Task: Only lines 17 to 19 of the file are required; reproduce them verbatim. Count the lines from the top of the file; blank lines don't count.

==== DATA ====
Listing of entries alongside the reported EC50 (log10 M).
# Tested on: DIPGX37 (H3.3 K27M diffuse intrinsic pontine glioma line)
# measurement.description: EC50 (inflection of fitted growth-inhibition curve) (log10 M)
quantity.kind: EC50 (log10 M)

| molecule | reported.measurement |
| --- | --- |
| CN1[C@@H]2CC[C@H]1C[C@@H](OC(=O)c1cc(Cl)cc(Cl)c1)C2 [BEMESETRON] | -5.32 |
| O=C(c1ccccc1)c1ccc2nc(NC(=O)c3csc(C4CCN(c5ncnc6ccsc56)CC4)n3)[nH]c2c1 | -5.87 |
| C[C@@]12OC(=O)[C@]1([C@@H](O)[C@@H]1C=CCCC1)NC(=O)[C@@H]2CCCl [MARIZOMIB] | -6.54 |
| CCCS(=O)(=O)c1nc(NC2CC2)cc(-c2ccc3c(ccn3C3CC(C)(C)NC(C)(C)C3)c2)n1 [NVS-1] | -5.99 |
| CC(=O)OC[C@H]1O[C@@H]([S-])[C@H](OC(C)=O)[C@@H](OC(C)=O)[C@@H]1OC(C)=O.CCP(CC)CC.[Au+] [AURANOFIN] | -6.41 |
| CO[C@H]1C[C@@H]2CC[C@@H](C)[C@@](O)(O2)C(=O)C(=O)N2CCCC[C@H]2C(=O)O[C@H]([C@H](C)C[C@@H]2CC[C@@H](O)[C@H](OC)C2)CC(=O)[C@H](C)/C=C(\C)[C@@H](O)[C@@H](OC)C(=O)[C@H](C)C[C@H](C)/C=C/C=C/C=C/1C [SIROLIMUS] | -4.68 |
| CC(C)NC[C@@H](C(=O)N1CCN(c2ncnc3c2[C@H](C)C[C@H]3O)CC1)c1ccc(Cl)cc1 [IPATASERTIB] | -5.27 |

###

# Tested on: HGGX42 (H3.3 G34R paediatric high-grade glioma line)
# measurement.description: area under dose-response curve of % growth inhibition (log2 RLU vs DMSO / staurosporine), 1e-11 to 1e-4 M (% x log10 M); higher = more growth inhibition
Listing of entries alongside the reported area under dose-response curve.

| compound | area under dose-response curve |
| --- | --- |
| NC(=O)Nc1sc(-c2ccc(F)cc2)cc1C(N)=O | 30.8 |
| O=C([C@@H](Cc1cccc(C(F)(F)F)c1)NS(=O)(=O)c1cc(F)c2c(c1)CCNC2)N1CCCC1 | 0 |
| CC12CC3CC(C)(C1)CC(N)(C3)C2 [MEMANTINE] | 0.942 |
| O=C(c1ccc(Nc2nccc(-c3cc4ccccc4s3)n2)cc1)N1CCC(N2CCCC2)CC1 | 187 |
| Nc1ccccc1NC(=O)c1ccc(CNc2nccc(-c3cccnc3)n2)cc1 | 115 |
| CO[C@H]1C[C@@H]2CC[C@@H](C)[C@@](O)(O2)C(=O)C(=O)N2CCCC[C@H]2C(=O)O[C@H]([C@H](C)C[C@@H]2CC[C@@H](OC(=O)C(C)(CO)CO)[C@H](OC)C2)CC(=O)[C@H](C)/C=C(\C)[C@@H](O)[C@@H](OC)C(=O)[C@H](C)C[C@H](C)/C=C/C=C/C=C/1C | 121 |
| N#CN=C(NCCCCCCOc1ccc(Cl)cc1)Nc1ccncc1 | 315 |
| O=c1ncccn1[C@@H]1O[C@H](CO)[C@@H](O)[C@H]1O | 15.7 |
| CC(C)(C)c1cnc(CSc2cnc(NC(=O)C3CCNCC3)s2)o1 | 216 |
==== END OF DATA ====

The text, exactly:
Listing of entries alongside the reported area under dose-response curve.

| compound | area under dose-response curve |
| --- | --- |